Friday, January 22, 2016

Cook and teach your children to cook

Cooking has health benefits

If you cook, you control what goes in your food. That's reason enough to do it.

As for all the bad things in food that isn't prepared by you or your family, I recommend the book Salt Sugar and Fat. It describes how the processed food industry, and to a smaller extent restaurants, make choices that are good for business, good for taste, and bad for your health.

Cooking your own food allows for better control of what is ingested, a lesson that should be cultivated in children as early as possible. It also serves as a mechanism for avoiding excesses. For example, making your own french fries reduces the amount of french fries consumed, because of all the trouble it is to make them at home, from scratch, and clean up afterwards.


Cooking is educational

It's a great way to introduce science. Physics, chemistry, arithmetic, measuring, biology, nutrition (duh). Something as simple as making a vinaigrette illustrates different densities (vinegar and oil), solutions (salt in vinegar), immiscible liquids, emulsifiers (mustard), the importance of measuring quantities , acids (vinegar), fats (lipids), salts.

Cooking teaches production engineering. (Well, it is production engineering. Think about it.) Planning, organizing, executing, measuring, controlling, failing and recovering (when in doubt add butter), scaling recipes up and down, dealing with spoilage and leftovers, balancing choices (making baklava takes a lot of time, but sometimes you really want baklava). It can also be used to bring up the matters of cost management. Never too soon to teach kids fiscal prudence.

Cooking creates opportunities to talk about history, culture, and geography. Yes, food itself could be used to introduce these topics, but if you do it in the preparation (and the purchasing) it will be better remembered, and it fills up the time when things are in the oven or fermenting.

(As a side benefit, cooking also educates the parents, as they need to be prepared for teaching the children.)


Cooking develops important traits

Discipline. Like most interactions with the real world, cooking utensils and ingredients are very hard to emotionally blackmail or bargain with.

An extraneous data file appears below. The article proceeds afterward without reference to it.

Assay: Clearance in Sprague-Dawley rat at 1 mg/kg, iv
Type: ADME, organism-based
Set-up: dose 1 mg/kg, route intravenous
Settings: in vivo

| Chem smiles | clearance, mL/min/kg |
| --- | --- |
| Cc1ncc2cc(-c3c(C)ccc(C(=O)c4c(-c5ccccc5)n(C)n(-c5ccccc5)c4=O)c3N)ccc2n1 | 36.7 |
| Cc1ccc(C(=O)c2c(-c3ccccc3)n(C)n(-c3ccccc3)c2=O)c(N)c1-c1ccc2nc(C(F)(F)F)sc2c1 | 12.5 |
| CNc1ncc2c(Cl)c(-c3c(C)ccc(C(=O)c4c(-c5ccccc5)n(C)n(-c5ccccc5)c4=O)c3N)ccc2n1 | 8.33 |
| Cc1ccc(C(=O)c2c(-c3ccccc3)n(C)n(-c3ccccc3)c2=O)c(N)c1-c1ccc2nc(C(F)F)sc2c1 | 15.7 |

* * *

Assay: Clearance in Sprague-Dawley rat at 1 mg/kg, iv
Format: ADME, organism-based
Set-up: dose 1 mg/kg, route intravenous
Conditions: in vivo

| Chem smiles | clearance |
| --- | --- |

Patience, carefulness, study habits, observation skills. Because there's a clear payoff at the end, the food, cooking can be used to develop these important life skills. Baking and sauce reductions, for example, teach patience and carefulness. Analyzing recipes and procuring fresh ingredients develop study habits and observation skills.

Plan, Prepare, Work, Clean-up. Many intellectual experiences or intellectual descriptions of physical experiences are too circumscribed. Cooking provides a teaching laboratory for thinking about interaction with the real world: plan the work (and the shopping trip); organize the resources into a mise-en-place; do the work (this is the part that matches most intellectual tasks, the carefully circumscribed activity); clean-up and deal with the consequences.

Rule-following and creativity in balance. This is a very important life lesson, that many people get wrong. There are times when following the rules (the recipe) is essential, especially for beginners. And there are times, usually after a long period of following the recipes so that their rationale is well understood, for deviating and being creative. Creativity is not randomness borne of ignorance, it's willful deviation from rules borne of deep understanding of those rules.

Respect for manual work. Many educated people have a latent bigotry against manual work. Cooking, by integrating the intellectual, the creative, and a lot of physical work, acts as prophylaxis against that bigotry. (Lifting weights and playing a musical instrument partially remove this bigotry as well.)


Cooking is a bonding experience

Humans are, or so I'm told, social animals; apparently, you people like to do things in groups. Cooking presents many opportunities to develop teamwork and leadership skills. And it's extremely meritocratic, as the taste of food doesn't depend on the personal characteristics of those preparing it, other than through the actual cooking.

Family time is good, shared family work much better. Cooperating towards a shared goal creates a stronger bond than just spending time together. Teaching your children to cook is an act of love. It's a lot of work, of course, but that's part of the whole "love" thing.


Cooking has physicality

When things are done in the real world, there's no 'preferences' panel, no 'undo' button. Interacting with physical objects teaches important lessons about reality in a way that no intellectual task (reading, watching, simulating on digital devices) can: things smell, break, are hot, sharp, sticky; sauces separate, souffl├ęs deflate, meat burns, vegetables wilt, frozen desserts melt, cakes crumble, liquids spill.

Also, for small children, cooking provides both opportunity and motivation for developing dexterity and sensory skills. Dragging a finger across the screen of an iPad is not adequate activity to develop motor skills and there are more senses than vision and audition.


Cooking is an important skill to have

Even if all the above benefits were unimportant, which they aren't, cooking is an important skill to have.

You don't have to be a prepper to understand the value of being able to turn ingredients into a meal; you don't have to be a food critic (better yet, a gourmet) to appreciate that a little bit of knowledge about flavor creation and combination can make a lot of difference; and you don't have to be an hypochondriac control freak to be suspicious of the quality of ready-to-eat meals.

Most of all, cooking has a smooth learning curve which makes it one of the easier skills to acquire and maintain, and the results are often delicious and almost always edible.


Cook and teach your children to cook.